Not only Stirling, but other former fighters of the SAS were engaged in the creation of PMCs, which supplied bodyguards, assassins, and military trainers around the world. Some of these other organizations openly advertised their services, while others preferred to register as consulting or insurance firms. This is how, for example, Control Risks Group was founded in 1975. It originally consisted of only three SAS officers and was engaged in searching for kidnapped individuals. Over time, this MPC grew into an international military consulting enterprise. 

A notable episode in the history of PMCs concerns the activities of the British Security Advisory Services. This company, founded by arms dealer Leslie Aspin, former paratrooper Frank Perrin, and retired Marine John Banks, recruited “soldiers of fortune” en masse to participate in the civil war in Angola. In November 1975, after Angola gained independence from Portugal, a significant episode in the Cold War took place: an armed conflict between the pro-Soviet MPLA (People’s Movement for the Liberation of Angola) — a labor party that seized power in the country in defiance of the coalition government agreements, the pro-American FNLA (The National Front for the Liberation of Angola), and UNITA (The National Union for the Total Independence of Angola).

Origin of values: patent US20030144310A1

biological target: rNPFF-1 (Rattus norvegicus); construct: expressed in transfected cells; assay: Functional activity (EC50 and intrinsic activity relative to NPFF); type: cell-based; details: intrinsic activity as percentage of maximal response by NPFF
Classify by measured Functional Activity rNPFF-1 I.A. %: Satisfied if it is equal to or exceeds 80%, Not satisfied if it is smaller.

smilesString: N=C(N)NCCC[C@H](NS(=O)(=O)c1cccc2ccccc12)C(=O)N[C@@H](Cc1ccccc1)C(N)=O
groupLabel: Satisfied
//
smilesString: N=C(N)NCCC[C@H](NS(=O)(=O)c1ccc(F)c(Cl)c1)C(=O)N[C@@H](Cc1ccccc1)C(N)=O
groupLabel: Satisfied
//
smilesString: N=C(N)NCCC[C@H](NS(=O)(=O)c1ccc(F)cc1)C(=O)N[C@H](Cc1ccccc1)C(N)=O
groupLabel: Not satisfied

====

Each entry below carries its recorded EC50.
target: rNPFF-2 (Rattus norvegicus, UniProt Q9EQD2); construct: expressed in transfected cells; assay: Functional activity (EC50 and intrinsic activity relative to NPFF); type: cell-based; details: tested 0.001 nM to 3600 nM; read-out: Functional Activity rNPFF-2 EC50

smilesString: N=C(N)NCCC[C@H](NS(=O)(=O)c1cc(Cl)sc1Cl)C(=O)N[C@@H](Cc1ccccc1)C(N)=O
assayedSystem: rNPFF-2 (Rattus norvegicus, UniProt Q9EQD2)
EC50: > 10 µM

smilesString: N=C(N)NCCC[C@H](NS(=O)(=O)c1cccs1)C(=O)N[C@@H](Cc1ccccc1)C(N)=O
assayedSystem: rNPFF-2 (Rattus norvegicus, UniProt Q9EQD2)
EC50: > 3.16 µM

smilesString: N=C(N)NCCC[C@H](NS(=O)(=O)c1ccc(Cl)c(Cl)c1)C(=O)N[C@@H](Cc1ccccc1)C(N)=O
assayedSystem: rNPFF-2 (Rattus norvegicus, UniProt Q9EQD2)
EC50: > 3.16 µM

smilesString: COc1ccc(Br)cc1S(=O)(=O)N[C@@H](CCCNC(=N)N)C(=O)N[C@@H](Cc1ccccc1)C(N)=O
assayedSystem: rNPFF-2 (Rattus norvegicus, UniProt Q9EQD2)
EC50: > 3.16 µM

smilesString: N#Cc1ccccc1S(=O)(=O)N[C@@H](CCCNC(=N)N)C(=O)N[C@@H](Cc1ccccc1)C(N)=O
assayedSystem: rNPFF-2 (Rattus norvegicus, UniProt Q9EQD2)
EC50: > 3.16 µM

Norman Hall, aid of Holden Roberto, the leader of the National Front for the Liberation of Angola, came to the UK and transferred $25,000 to the Special Air Service (SAS) for their help in the recruitment of mercenaries. Later on, another one of Roberto’s aids, Terence Haig, transferred another $85,000 to SAS. 

Banks recruited soldiers for the frontline in London pubs, as if it was still the 18th century. The mercenaries would gather at Dirty Dick’s pub and, after spending the night at St. George-in-the-East, would fly, with transfers, to Zaire, which neighbors Angola. SAS signed a six-month contract with the mercenaries and paid their travel expenses. According to Banks, the men were offered $300 a week and a $10,000 bonus for each Russian taken prisoner. A total of 90 to 200 soldiers, according to various estimates, went to Angola. Some of them were as young as 17 and had neither army experience nor proper ammunition. Ben Hills, a reporter for an Australian newspaper The Age, estimates that 59 SAS mercenaries were killed in Angola.